During that afternoon my daughter decided she wanted to go out with her boyfriend that evening as a distraction. So I asked my son if he wanted to go out too. He did. He chose the cinema. I took him to Five Guys for a burger first, and we were served by an extremely friendly and enthusiastic young man. After taking our order, he looked at us with a huge grin and asked “So, have you two had a good day?” and then stood there beaming at us, waiting for an answer. My son and I stared blankly at him for a couple of seconds and then both instinctively laughed. In my family we’ve always had the ability to find humour, even in the gloomiest of times, and it was nice to have that lighter moment then.

Saturday was the funeral. He had been living in the Philippines after remarrying a young woman there, so there was no way we were going to be able to travel out there. Instead we lit a candle for him at home.

It was crazy marriage from beginning to end. I wasn’t simply a blameless victim, I made plenty of mistakes too along the way, and at times I behaved badly. But we have two wonderful children out of it, and that’s the most important thing. As you can imagine there’s far more to the story than I’ve summarised here. But right now there is nothing more to say.

 

How Vivid the Painted Rainbow Stripes Were

Vanessa and Emmanuelle

Me (bottom) and Emmanuelle. France, 1976

There were rainbow stripes painted on the upright canes. So pretty. Magical almost to our young eyes. There were four canes, wedged firmly into the ground, and they formed the four corners which supported the makeshift roof. The whole thing was no wider than the width of my arms stretched out, or rather Emmanuelle’s arms, as she was the one that took the measurement. And probably half the depth, but I can’t be sure because we didn’t measure that. The canes were of the type that might be used in gardening, for plants to know which way to grow, thicker though than the ones my Dad used for his tomato plants. The sides and roof had been made from branches and grasses that must have been found close by. It was difficult to tell though where the structure ended and natural growth started, because they had become intertwined over time.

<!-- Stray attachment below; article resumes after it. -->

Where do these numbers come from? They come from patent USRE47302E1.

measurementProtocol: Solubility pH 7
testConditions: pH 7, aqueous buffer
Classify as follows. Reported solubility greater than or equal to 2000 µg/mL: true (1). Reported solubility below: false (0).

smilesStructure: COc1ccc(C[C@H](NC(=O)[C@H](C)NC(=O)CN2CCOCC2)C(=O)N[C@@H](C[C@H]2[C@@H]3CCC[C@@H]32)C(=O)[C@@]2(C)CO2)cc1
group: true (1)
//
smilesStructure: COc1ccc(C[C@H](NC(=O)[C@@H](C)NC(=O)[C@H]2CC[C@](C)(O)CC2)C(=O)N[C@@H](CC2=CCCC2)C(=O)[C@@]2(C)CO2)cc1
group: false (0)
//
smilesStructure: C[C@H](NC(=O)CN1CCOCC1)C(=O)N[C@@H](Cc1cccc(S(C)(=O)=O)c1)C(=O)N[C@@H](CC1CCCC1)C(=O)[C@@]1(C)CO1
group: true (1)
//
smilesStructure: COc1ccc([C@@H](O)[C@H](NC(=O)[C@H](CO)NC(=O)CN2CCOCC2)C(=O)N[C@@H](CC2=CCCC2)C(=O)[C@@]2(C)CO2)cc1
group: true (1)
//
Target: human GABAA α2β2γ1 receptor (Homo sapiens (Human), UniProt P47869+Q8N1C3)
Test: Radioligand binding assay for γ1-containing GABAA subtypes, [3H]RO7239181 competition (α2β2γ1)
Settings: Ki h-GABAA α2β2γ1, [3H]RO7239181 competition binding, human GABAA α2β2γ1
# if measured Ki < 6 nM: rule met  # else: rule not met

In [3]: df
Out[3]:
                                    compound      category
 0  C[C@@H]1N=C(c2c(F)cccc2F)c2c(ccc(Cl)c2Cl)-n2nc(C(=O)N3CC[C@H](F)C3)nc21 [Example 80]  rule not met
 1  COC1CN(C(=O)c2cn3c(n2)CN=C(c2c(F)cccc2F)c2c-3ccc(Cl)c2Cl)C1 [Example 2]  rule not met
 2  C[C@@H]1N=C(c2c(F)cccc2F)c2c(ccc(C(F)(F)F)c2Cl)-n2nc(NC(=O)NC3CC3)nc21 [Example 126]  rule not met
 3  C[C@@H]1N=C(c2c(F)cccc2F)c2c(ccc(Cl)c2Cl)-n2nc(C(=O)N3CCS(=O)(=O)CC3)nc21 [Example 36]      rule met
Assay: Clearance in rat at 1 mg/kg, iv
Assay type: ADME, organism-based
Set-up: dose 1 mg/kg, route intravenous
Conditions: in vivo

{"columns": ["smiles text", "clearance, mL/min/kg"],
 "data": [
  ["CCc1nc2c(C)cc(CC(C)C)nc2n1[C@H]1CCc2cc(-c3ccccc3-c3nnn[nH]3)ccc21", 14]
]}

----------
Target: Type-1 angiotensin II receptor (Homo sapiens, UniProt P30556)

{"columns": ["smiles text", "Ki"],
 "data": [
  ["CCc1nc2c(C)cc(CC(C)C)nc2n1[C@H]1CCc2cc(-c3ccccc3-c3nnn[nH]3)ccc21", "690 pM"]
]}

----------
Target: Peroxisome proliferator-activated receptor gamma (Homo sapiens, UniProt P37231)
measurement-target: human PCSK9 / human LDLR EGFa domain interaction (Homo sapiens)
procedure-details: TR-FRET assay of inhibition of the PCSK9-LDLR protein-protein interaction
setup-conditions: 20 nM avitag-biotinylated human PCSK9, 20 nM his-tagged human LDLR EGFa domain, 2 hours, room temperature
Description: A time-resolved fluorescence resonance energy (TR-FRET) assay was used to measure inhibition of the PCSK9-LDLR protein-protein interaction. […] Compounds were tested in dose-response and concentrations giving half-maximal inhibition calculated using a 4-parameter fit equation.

We pushed through the growth and sat inside. There was just enough room for the four of us to kneel in there. We looked up at the sky through the gaps in the branches of the roof. We knew there would be much fun and adventure to be had here, but not today. Today was for sitting and looking up and around and feeling happy at our new discovery. We imagined children such as ourselves must have made it, maybe with grown-up help too. We were sure it must have been made for playing in though, we couldn’t imagine grown-ups having a use for it. This was a place for make-believe.

It must have been there for some time because nobody lived in that part of the mountain any more apart from us. It had somehow withstood the adverse weather that is prone up there, and still it stood. Perhaps more surprising was how vivid the painted rainbow stripes were still. Yellow. Red. Orange. Green. Blue. It aroused the curiosity of young minds. We wondered whether the children would come back sometime to play in it again. Or just to see if it was still here. Perhaps we would get to meet them. What fun that would be. New people to play with. But maybe they were too old to play now.